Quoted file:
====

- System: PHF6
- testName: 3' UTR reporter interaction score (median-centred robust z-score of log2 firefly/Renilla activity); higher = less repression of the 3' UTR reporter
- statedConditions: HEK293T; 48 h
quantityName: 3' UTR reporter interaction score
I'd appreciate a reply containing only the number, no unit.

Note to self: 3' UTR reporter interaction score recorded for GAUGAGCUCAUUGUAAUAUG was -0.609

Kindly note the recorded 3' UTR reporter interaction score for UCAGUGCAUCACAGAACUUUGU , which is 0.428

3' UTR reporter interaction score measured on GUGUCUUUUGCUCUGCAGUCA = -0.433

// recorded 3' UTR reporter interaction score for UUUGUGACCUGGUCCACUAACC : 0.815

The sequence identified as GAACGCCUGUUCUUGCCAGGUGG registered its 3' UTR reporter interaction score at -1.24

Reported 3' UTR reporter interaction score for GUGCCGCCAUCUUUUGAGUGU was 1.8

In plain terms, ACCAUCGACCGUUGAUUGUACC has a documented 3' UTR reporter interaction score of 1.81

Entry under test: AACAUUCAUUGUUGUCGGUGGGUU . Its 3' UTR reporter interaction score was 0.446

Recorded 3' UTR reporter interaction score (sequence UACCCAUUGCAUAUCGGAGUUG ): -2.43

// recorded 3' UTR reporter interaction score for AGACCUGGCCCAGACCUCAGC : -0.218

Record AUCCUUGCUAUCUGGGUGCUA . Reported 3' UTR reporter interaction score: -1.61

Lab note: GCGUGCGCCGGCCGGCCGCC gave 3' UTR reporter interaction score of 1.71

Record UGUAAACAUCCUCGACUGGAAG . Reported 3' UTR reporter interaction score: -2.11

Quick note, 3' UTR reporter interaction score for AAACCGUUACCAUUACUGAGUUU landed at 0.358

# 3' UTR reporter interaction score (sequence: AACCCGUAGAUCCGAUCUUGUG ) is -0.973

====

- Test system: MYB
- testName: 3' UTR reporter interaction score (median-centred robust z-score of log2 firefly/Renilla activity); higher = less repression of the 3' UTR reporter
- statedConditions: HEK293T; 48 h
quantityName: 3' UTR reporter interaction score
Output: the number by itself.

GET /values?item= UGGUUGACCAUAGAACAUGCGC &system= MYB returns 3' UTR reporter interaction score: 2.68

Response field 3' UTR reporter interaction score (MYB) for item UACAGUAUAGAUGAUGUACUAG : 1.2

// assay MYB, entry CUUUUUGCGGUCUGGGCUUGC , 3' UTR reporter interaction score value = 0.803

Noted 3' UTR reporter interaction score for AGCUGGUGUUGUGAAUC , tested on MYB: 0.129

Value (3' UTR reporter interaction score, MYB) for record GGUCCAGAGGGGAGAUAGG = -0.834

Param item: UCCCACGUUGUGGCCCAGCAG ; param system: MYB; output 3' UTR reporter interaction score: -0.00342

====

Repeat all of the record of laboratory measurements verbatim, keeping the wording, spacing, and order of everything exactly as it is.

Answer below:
- System: PHF6
- testName: 3' UTR reporter interaction score (median-centred robust z-score of log2 firefly/Renilla activity); higher = less repression of the 3' UTR reporter
- statedConditions: HEK293T; 48 h
quantityName: 3' UTR reporter interaction score
I'd appreciate a reply containing only the number, no unit.

Note to self: 3' UTR reporter interaction score recorded for GAUGAGCUCAUUGUAAUAUG was -0.609

Kindly note the recorded 3' UTR reporter interaction score for UCAGUGCAUCACAGAACUUUGU , which is 0.428

3' UTR reporter interaction score measured on GUGUCUUUUGCUCUGCAGUCA = -0.433

// recorded 3' UTR reporter interaction score for UUUGUGACCUGGUCCACUAACC : 0.815

The sequence identified as GAACGCCUGUUCUUGCCAGGUGG registered its 3' UTR reporter interaction score at -1.24

Reported 3' UTR reporter interaction score for GUGCCGCCAUCUUUUGAGUGU was 1.8

In plain terms, ACCAUCGACCGUUGAUUGUACC has a documented 3' UTR reporter interaction score of 1.81

Entry under test: AACAUUCAUUGUUGUCGGUGGGUU . Its 3' UTR reporter interaction score was 0.446

Recorded 3' UTR reporter interaction score (sequence UACCCAUUGCAUAUCGGAGUUG ): -2.43

// recorded 3' UTR reporter interaction score for AGACCUGGCCCAGACCUCAGC : -0.218

Record AUCCUUGCUAUCUGGGUGCUA . Reported 3' UTR reporter interaction score: -1.61

Lab note: GCGUGCGCCGGCCGGCCGCC gave 3' UTR reporter interaction score of 1.71

Record UGUAAACAUCCUCGACUGGAAG . Reported 3' UTR reporter interaction score: -2.11

Quick note, 3' UTR reporter interaction score for AAACCGUUACCAUUACUGAGUUU landed at 0.358

# 3' UTR reporter interaction score (sequence: AACCCGUAGAUCCGAUCUUGUG ) is -0.973

====

- Test system: MYB
- testName: 3' UTR reporter interaction score (median-centred robust z-score of log2 firefly/Renilla activity); higher = less repression of the 3' UTR reporter
- statedConditions: HEK293T; 48 h
quantityName: 3' UTR reporter interaction score
Output: the number by itself.

GET /values?item= UGGUUGACCAUAGAACAUGCGC &system= MYB returns 3' UTR reporter interaction score: 2.68

Response field 3' UTR reporter interaction score (MYB) for item UACAGUAUAGAUGAUGUACUAG : 1.2

// assay MYB, entry CUUUUUGCGGUCUGGGCUUGC , 3' UTR reporter interaction score value = 0.803

Noted 3' UTR reporter interaction score for AGCUGGUGUUGUGAAUC , tested on MYB: 0.129

Value (3' UTR reporter interaction score, MYB) for record GGUCCAGAGGGGAGAUAGG = -0.834

Param item: UCCCACGUUGUGGCCCAGCAG ; param system: MYB; output 3' UTR reporter interaction score: -0.00342